Winton Formation

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Winton Formation
Stratigraphic range: Late Albian-Early Turonian
~104–92 Ma
TypeGeological formation
Unit ofRolling Downs Group
UnderliesUnconformity with Quaternary Lake Eyre Basin sediments
OverliesMackunda Formation,[1] Oodndatta Formation
Thickness<100 m (330 ft) at the margin
1,200 m (3,900 ft) in the centre
Lithology
PrimarySandstone, siltstone, claystone
OtherConglomerate, coal
Location
RegionQueensland
Country Australia
ExtentEromanga Basin
Type section
Named forWinton, Queensland
Named byWhitehouse
LocationBores in and around Winton
Year defined1955
Winton formation.svg
Formation distribution within Australia

The Winton Formation is a Cretaceous formation in central-western Queensland, Australia. It is late Albian to early Turonian in age.[2]

The formation is a rock unit that blankets large areas of central-western Queensland. It consists of sedimentary rocks such as sandstone, siltstone and claystone. The sediments that make up these rocks represent the remnants of the river plains that filled the basin left by the Eromanga Sea - an inland sea that covered large parts of Queensland and central Australia at least four times during the Early Cretaceous. Great meandering rivers, forest pools and swamps, creeks, lakes and coastal estuaries all left behind different types of sediment.

In some areas, the Winton Formation is over 400 metres thick. To bring with them such a huge amount of sediment, the rivers that flowed across these plains must have been comparable in size to the present-day Amazon or Mississippi rivers. As more and more sediment was brought in, the margins of the inland sea slowly contracted. By around 95 million years ago, the deposition was complete and the inland sea would never be seen again.

By virtue of its age and the environmental conditions under which the rocks it consists of were deposited, the Winton Formation represents one of the richest sources of dinosaur fossils anywhere in Australia.

Fauna[edit]

A fossil footprint-(ichnite), Wintonopus, found with two other dinosaur genera footprints at the Lark Quarry in Australia, c.f. Tyrannosauropus and Skartopus, have been found in the Winton Formation. The crocodyliform Isisfordia duncani was also found.[3][4]

Dinosaurs of the Winton Formation
Taxa Species Presence Material Notes Images

Australovenator [5]

A. wintonensis Partial skeleton A lightweight predatory megaraptoran theropod 6 meters (20 ft) long.[6][7][8]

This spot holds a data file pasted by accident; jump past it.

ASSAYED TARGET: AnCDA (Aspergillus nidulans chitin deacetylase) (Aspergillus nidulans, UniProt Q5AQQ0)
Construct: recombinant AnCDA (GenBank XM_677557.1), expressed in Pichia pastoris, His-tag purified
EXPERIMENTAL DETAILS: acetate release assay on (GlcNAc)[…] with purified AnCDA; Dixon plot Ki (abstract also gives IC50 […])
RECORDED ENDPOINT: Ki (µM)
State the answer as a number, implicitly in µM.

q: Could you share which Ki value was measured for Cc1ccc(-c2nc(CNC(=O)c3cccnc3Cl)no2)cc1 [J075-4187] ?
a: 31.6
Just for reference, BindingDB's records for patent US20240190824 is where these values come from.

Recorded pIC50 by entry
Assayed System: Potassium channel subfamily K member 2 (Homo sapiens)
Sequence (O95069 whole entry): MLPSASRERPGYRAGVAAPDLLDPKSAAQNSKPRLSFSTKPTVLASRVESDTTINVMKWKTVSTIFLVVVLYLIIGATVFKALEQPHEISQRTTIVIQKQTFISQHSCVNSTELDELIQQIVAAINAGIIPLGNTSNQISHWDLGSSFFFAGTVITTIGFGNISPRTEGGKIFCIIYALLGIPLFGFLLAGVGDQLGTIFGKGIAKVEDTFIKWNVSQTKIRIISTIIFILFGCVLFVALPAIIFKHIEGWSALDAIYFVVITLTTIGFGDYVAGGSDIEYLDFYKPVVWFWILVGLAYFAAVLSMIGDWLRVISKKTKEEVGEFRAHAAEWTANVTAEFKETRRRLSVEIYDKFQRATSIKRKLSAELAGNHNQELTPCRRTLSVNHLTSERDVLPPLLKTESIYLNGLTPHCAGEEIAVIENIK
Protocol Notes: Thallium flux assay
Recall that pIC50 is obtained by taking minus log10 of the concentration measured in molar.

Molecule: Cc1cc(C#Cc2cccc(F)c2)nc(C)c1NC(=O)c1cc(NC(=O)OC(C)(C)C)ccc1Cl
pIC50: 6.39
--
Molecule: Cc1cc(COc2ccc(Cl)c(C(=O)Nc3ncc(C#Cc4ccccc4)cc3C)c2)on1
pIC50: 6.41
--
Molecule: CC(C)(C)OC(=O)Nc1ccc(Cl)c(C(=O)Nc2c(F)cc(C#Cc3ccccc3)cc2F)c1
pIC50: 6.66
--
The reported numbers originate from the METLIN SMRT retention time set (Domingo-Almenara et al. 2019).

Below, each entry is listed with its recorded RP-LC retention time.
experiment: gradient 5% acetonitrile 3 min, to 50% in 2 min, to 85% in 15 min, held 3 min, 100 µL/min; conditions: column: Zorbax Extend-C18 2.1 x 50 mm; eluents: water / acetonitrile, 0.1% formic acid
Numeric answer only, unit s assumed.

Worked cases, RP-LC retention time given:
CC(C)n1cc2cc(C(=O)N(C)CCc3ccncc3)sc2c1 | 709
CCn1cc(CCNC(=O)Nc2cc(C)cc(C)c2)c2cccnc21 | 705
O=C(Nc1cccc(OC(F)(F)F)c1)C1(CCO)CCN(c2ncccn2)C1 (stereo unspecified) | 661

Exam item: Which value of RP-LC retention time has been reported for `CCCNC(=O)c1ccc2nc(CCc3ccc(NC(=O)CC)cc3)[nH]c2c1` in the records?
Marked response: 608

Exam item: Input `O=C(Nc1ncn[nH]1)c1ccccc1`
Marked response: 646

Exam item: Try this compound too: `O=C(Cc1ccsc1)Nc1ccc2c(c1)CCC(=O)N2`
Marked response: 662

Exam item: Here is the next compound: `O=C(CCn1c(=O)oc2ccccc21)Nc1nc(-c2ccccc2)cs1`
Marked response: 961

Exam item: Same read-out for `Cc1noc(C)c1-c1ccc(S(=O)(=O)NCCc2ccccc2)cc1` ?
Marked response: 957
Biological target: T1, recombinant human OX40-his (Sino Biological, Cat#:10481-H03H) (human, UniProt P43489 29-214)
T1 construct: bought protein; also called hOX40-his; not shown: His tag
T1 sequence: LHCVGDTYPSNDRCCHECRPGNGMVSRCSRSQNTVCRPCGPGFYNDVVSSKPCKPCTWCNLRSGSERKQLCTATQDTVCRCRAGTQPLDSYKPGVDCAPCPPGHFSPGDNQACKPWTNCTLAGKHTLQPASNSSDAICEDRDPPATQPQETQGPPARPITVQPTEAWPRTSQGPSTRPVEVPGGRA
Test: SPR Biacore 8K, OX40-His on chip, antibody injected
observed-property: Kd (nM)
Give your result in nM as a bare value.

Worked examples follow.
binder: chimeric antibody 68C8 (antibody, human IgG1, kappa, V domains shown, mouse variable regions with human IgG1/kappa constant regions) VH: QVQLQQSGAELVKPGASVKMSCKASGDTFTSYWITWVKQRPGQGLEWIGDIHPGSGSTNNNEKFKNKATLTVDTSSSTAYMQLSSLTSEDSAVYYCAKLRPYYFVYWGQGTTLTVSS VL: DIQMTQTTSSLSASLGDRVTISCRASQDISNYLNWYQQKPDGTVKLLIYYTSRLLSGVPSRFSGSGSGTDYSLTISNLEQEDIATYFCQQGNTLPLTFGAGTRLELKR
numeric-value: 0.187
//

Wintonotitan [5] W. wattsi[5] Partial skeleton A giant herbivorous titanosaurian sauropod.[6]

Diamantinasaurus [5]

D. matildae[5] Partial skeleton A giant, stocky herbivorous titanosaurian sauropod about 15–16 metres (49–52 ft) in length.[6]

Austrosaurus[9]

A. mckillopi

Savannasaurus [10]

S. elliotorum[10] Partial skeleton A giant herbivorous titanosaurian sauropod about 15 metres (49 ft) in length.[11]
Wintonopus Indeterminate Tracks

Ornithischia[9]

Indeterminate
Neornithischia Indeteriminate Tooth[12]

Saurischia[9]

Indeterminate

Sauropoda[9]

Indeterminate Tracks
Ankylosauria[13] Indeterminate 3 Isolated teeth from left and right dentary and right maxilla

See also[edit]

References[edit]

  1. ^ http://www.anra.gov.au/topics/water/availability/qld/gmu-winton-mackunda-formations.html
  2. ^ Tucker, Ryan T.; Roberts, Eric M.; Hu, Yi; Kemp, Anthony I.S.; Salisbury, Steven W. (September 2013). "Detrital zircon age constraints for the Winton Formation, Queensland: Contextualizing Australia's Late Cretaceous dinosaur faunas". Gondwana Research. 24 (2): 767–779. doi:10.1016/j.gr.2012.12.009. ISSN 1342-937X.
  3. ^ "Missing link crocodile found down under". Science Buzz. Science Museum of Minnesota. 18 June 2006. Retrieved 11 July 2013.
  4. ^ "Ancestor of all modern crocodilians discovered in outback Queensland". The University of Queensland. 14 June 2006. Retrieved 11 July 2013.
  5. ^ a b c d e Hocknull, SA; White, MA; Tischler, TR; Cook, AG; Calleja, ND; et al. (2009). "New Mid-Cretaceous (Latest Albian) Dinosaurs from Winton, Queensland, Australia". PLoS ONE. 4 (7): e6190. doi:10.1371/journal.pone.0006190. PMC 2703565. PMID 19584929.
  6. ^ a b c "Scientists Find Dinosaur That Lived 98M Years Ago in Australia". Associated Press. Fox News. 3 July 2009. Retrieved 3 July 2009.
  7. ^ "New dinosaurs found in Australia". BBC News. 3 July 2009. Retrieved 3 July 2009.
  8. ^ "Triple Fossil Find Puts Australia Back On The Dinosaur Map". Science Daily. 3 July 2009. Retrieved 3 July 2009.
  9. ^ a b c d Weishampel, David B; et al. (2004). "Dinosaur distribution (Late Cretaceous, Australasia)." In: Weishampel, David B.; Dodson, Peter; and Osmólska, Halszka (eds.): The Dinosauria, 2nd, Berkeley: University of California Press. Pp. 605-606. ISBN 0-520-24209-2.
  10. ^ a b Poropat, S.F.; Mannion, P.D.; Upchurch, P.; Hocknull, S.A.; Kear, B.P.; Kundrát, M.; Tischler, T.R.; Sloan, T.; Sinapius, G.H.K.; Elliott, J.A.; Elliott, D.A. (2016). "New Australian sauropods shed light on Cretaceous dinosaur palaeobiogeography". Scientific Reports. 6: 34467. doi:10.1038/srep34467. PMC 5072287. PMID 27763598.
  11. ^ Geggel, Laura (2016). "Wide-Hipped Dinosaur the Size of a Bus Once Trod Across Australia". Live Science. Purch.
  12. ^ "Hypsilophodontid (Dinosauria:Ornithischia) from latest Albian, Winton Formation, central Queensland". Memoirs of the Queensland Museum. 52.
  13. ^ Leahey, Lucy G.; Salisbury, Steven W. (June 2013). "First evidence of ankylosaurian dinosaurs (Ornithischia: Thyreophora) from the mid-Cretaceous (late Albian–Cenomanian) Winton Formation of Queensland, Australia". Alcheringa: An Australasian Journal of Palaeontology. 37 (2): 249–257. doi:10.1080/03115518.2013.743703. ISSN 0311-5518.